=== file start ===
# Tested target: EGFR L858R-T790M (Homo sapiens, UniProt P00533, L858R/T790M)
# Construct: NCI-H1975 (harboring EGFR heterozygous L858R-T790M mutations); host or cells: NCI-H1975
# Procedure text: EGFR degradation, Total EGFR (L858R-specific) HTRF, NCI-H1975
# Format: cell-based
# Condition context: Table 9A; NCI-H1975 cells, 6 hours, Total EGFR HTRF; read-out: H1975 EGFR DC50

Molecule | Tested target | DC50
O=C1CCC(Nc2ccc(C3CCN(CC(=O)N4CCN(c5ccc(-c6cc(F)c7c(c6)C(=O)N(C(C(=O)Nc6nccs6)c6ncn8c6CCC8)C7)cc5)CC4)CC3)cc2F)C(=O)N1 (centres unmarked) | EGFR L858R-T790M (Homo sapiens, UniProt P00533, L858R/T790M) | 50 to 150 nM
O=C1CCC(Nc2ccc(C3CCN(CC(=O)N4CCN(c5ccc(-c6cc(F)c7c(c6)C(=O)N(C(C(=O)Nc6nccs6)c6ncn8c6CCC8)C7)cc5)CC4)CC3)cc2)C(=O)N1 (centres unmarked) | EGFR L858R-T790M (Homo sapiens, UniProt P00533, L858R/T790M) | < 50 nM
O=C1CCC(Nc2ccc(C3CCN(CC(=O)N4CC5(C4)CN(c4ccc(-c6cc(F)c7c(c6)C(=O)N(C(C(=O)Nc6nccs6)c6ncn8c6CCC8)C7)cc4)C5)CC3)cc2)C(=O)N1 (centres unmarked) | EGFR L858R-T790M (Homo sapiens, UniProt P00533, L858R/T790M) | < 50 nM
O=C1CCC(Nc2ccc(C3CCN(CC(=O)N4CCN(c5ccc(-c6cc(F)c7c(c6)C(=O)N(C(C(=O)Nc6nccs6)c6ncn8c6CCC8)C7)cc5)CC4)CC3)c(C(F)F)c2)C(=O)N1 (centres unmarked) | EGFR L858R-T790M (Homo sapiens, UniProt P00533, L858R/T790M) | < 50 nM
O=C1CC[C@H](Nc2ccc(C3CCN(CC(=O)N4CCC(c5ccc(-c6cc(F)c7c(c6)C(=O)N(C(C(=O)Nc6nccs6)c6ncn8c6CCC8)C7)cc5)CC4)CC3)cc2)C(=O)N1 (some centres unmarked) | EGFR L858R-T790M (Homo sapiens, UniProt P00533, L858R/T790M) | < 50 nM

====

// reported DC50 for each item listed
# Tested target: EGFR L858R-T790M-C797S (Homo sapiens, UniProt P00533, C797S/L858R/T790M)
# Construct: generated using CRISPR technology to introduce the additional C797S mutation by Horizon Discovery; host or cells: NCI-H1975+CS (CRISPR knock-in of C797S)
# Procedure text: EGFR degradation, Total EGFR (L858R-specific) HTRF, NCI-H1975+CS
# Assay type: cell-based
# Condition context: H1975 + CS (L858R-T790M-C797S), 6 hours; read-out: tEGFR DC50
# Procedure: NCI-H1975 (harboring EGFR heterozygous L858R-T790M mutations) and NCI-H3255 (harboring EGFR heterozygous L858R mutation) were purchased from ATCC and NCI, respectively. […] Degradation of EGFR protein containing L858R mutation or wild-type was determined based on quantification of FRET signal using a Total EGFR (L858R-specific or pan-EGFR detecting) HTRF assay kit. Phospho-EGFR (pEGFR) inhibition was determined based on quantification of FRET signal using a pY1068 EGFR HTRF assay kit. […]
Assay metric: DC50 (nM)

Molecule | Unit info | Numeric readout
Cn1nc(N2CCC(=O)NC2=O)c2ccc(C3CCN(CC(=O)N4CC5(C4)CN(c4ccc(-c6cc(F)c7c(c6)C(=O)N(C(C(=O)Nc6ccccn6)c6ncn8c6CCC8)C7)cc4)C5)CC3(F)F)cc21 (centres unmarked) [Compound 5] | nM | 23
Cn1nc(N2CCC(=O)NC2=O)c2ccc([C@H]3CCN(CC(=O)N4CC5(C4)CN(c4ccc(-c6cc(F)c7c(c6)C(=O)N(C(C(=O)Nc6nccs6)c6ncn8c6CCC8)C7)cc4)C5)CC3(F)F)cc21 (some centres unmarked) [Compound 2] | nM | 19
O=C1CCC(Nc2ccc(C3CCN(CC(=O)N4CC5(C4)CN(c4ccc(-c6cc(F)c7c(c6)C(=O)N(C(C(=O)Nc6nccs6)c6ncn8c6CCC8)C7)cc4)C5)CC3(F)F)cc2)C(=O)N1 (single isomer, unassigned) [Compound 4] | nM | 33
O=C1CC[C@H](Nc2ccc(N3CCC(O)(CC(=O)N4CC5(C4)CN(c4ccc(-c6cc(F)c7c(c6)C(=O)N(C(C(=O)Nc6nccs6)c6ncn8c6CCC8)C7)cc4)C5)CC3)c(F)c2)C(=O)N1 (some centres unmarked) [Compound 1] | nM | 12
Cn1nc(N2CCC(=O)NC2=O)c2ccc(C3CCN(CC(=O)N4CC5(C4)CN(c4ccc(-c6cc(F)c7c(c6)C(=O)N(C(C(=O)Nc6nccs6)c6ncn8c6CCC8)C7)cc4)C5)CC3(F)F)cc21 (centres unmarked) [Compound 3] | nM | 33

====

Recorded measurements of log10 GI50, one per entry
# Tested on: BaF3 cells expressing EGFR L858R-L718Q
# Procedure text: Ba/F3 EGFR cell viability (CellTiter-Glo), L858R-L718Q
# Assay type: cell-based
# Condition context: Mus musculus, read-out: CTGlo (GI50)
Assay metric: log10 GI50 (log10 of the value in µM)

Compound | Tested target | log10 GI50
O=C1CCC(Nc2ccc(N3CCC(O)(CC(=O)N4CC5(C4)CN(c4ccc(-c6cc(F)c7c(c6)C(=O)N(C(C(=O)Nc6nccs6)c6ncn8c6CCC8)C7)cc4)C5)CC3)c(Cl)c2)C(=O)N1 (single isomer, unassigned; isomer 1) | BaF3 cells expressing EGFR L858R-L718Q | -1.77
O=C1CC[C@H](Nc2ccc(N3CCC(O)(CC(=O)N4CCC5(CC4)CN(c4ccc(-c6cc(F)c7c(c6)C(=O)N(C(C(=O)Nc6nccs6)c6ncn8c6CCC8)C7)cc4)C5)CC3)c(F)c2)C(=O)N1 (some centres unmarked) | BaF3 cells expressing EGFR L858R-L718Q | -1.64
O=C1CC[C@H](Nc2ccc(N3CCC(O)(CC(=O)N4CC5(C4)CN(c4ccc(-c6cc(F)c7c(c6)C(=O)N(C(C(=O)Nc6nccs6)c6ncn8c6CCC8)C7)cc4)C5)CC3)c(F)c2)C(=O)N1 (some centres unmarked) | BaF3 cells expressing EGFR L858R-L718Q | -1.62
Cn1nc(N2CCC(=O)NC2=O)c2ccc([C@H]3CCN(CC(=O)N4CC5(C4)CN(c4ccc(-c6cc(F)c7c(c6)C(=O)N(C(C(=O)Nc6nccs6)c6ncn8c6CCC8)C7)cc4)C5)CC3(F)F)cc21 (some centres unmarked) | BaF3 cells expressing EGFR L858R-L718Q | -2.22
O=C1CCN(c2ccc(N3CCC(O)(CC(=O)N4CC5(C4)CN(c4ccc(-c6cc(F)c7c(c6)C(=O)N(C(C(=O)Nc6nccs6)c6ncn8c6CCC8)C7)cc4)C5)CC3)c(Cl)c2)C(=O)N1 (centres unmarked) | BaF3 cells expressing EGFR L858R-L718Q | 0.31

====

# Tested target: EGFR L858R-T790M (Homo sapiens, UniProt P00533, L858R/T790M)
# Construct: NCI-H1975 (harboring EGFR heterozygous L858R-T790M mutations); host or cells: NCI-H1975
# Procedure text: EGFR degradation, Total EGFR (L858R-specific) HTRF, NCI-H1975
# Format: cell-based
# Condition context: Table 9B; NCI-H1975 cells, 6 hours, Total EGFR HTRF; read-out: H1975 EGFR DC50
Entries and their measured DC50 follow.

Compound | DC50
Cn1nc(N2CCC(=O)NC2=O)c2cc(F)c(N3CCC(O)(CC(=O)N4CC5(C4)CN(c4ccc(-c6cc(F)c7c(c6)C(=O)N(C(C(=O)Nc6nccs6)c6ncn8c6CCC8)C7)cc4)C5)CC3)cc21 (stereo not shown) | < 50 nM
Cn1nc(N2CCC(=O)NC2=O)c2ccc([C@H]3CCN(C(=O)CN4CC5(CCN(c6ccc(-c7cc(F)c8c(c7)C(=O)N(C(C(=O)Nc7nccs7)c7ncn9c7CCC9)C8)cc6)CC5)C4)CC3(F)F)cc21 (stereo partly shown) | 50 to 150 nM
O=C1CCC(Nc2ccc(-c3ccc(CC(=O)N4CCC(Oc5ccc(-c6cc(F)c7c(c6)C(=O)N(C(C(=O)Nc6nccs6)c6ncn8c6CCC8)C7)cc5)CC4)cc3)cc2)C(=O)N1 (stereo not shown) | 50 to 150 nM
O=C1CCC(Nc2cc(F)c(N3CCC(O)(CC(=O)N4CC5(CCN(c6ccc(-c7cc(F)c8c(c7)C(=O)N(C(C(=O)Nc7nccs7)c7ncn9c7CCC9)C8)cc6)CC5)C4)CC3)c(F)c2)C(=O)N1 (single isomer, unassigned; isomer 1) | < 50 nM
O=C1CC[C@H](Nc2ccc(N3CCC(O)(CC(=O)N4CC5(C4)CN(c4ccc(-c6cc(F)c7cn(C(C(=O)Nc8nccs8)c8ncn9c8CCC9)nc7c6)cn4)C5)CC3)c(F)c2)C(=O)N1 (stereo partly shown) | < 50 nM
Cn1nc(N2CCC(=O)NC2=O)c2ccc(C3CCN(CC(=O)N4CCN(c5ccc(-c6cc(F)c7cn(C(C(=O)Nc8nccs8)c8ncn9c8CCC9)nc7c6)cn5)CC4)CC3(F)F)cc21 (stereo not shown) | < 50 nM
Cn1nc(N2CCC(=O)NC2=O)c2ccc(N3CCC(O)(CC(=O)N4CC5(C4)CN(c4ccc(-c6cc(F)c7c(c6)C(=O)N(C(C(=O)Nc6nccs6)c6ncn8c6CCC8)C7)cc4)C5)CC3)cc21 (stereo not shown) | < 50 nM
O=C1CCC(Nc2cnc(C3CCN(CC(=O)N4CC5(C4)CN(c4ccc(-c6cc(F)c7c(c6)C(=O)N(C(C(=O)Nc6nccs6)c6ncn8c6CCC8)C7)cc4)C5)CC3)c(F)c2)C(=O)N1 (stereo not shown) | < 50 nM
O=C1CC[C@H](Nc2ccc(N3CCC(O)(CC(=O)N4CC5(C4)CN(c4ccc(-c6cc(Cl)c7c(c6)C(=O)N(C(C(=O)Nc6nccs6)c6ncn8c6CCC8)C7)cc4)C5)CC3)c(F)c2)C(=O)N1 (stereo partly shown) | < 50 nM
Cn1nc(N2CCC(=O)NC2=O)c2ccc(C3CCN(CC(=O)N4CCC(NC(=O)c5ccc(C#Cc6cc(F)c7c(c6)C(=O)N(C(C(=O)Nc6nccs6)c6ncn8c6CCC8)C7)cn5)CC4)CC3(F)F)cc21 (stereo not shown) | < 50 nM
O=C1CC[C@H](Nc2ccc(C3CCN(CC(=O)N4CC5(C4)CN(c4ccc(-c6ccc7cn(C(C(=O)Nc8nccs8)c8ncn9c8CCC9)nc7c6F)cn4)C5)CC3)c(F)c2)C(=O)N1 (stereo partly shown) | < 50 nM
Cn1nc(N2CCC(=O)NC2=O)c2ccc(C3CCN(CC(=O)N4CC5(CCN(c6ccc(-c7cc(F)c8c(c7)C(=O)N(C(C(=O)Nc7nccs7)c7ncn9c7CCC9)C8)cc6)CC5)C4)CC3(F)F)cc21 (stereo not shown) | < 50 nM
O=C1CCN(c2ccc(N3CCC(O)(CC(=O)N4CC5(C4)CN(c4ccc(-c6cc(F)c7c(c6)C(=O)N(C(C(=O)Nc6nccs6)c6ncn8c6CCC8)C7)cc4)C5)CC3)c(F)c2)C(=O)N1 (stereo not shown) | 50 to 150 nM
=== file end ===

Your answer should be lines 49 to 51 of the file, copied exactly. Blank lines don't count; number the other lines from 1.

Cn1nc(N2CCC(=O)NC2=O)c2ccc([C@H]3CCN(C(=O)CN4CC5(CCN(c6ccc(-c7cc(F)c8c(c7)C(=O)N(C(C(=O)Nc7nccs7)c7ncn9c7CCC9)C8)cc6)CC5)C4)CC3(F)F)cc21 (stereo partly shown) | 50 to 150 nM
O=C1CCC(Nc2ccc(-c3ccc(CC(=O)N4CCC(Oc5ccc(-c6cc(F)c7c(c6)C(=O)N(C(C(=O)Nc6nccs6)c6ncn8c6CCC8)C7)cc5)CC4)cc3)cc2)C(=O)N1 (stereo not shown) | 50 to 150 nM
O=C1CCC(Nc2cc(F)c(N3CCC(O)(CC(=O)N4CC5(CCN(c6ccc(-c7cc(F)c8c(c7)C(=O)N(C(C(=O)Nc7nccs7)c7ncn9c7CCC9)C8)cc6)CC5)C4)CC3)c(F)c2)C(=O)N1 (single isomer, unassigned; isomer 1) | < 50 nM